Printer Friendly

Sorry kids, another shot!

Physicians found a new vaccine on their shelves this past summer to fight the human papilloma virus (HPV), which causes cervical cancer and genital warts. Merck's Gardasil and GlaxoSmithKline's Cervarix target four strains of HPV, one of the most common sexually transmitted diseases. The federal Food and Drug Administration approved the Gardasil vaccine for females between ages 9 and 26. Approval for Cervarix is pending.

According to the Centers for Disease Control and Prevention (CDC), HPV infects an estimated 20 million people, with 6.2 million new infections each year. At least 3,700 women died from cervical cancer last year, according to the American Cancer Society. The new vaccine could prevent most cervical cancer deaths in the future.

The CDC recommends that the HPV vaccine be administered to all 11- or 12-year-old girls. It also recommends the HPV vaccine be covered by the federal Vaccines for Children Program, which covers Medicaid recipients, Alaska-Native and American Indians, and some uninsured and underinsured children.

States determine school vaccine requirements. New Hampshire health officials announced plans at the end of November to routinely give girls ages 11 though 18 the vaccine. And a bi-partisan group of women legislators in Michigan are supporting legislation requiring all sixth grade girls to be vaccinated before starting school this fall. The Michigan Senate passed the legislation and at press time, the bill was waiting to be addressed by the House.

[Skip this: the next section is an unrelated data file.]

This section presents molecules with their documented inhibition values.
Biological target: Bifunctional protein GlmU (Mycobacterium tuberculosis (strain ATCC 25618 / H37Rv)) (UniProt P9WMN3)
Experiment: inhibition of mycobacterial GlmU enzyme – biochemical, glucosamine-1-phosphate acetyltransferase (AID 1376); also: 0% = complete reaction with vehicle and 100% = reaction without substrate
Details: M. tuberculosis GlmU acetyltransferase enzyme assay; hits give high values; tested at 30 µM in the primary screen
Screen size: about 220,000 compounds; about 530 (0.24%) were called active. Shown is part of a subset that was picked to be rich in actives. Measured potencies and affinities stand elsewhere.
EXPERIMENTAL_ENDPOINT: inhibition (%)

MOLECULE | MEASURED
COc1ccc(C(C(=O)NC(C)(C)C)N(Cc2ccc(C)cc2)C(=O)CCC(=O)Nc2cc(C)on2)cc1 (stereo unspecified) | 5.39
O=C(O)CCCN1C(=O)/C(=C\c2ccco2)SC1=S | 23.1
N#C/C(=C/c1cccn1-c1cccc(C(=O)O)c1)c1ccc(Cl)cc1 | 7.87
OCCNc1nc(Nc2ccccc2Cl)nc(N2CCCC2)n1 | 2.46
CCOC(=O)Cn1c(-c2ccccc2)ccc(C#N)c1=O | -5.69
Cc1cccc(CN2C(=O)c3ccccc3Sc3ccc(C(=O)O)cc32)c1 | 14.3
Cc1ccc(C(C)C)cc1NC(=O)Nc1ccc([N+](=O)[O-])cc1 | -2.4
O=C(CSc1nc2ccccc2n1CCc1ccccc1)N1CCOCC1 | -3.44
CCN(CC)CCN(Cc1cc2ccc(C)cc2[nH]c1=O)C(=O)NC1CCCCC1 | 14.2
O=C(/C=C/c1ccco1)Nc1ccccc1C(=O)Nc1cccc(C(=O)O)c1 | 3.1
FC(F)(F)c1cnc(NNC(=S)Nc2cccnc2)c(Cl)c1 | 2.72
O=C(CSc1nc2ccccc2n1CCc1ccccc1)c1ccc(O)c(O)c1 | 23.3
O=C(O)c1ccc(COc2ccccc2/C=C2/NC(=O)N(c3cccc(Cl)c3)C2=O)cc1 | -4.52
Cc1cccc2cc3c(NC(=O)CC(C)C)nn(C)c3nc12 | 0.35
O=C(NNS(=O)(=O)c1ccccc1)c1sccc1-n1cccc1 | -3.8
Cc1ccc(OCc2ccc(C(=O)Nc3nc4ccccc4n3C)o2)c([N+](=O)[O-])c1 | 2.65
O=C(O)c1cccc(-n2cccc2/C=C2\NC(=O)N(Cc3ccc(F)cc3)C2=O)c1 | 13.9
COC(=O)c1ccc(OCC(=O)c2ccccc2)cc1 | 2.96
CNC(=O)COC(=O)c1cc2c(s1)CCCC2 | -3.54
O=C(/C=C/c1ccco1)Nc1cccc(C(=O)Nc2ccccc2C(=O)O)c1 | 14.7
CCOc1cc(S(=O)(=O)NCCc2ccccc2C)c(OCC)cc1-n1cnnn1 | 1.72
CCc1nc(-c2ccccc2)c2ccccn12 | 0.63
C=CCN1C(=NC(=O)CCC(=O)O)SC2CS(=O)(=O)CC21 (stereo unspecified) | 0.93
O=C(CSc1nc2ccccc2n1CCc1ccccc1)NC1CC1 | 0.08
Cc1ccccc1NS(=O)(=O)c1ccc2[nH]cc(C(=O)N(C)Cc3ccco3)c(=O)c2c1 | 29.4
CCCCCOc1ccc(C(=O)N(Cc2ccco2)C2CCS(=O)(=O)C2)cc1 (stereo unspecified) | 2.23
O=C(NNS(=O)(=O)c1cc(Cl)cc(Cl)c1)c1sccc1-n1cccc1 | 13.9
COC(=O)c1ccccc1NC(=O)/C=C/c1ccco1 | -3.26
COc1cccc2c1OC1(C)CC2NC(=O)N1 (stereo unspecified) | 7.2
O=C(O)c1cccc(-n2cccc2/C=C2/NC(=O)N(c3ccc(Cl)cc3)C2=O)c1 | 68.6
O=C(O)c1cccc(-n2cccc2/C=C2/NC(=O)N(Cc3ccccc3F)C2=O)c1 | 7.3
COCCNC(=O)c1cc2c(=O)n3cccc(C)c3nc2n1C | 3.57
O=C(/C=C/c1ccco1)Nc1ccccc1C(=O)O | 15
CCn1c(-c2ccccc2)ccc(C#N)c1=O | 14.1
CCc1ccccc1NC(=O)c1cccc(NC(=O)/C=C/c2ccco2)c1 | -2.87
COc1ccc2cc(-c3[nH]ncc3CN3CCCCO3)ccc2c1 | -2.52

Each of the three doses of the vaccination cost between $100 and $150. Aetna, Cigna and WellPoint have already announced they will provide coverage for the vaccine in Michigan. The Michigan legislation allows exemptions for medical, religious or philosophical reasons.
COPYRIGHT 2007 National Conference of State Legislatures
No portion of this article can be reproduced without the express written permission from the copyright holder.
Copyright 2007, Gale Group. All rights reserved. Gale Group is a Thomson Corporation Company.

Article Details
Printer friendly Cite/link Email Feedback
Title Annotation:TRENDS AND TRANSITIONS; human papilloma virus vaccines for children by Centers for Disease Control and Prevention
Publication:State Legislatures
Article Type:Brief article
Geographic Code:1USA
Date:Jan 1, 2007
Words:274
Previous Article:Election update.
Next Article:Who's the boss?
Topics:


Related Articles
High-dose rotavirus vaccine protects kids.
DNA vaccines for rabies, rotavirus advance.
Edible vaccine spawns antibodies to virus.
Disease surveillance and the academic, clinical, and public health communities. (Synopses).
Family Research Council opposes vaccine that could stop spread of HPV.
Influenza and its enemies: government badly wants Americans to line up for annual flu shots, but though highly touted, there are indications the...

Terms of use | Privacy policy | Copyright © 2020 Farlex, Inc. | Feedback | For webmasters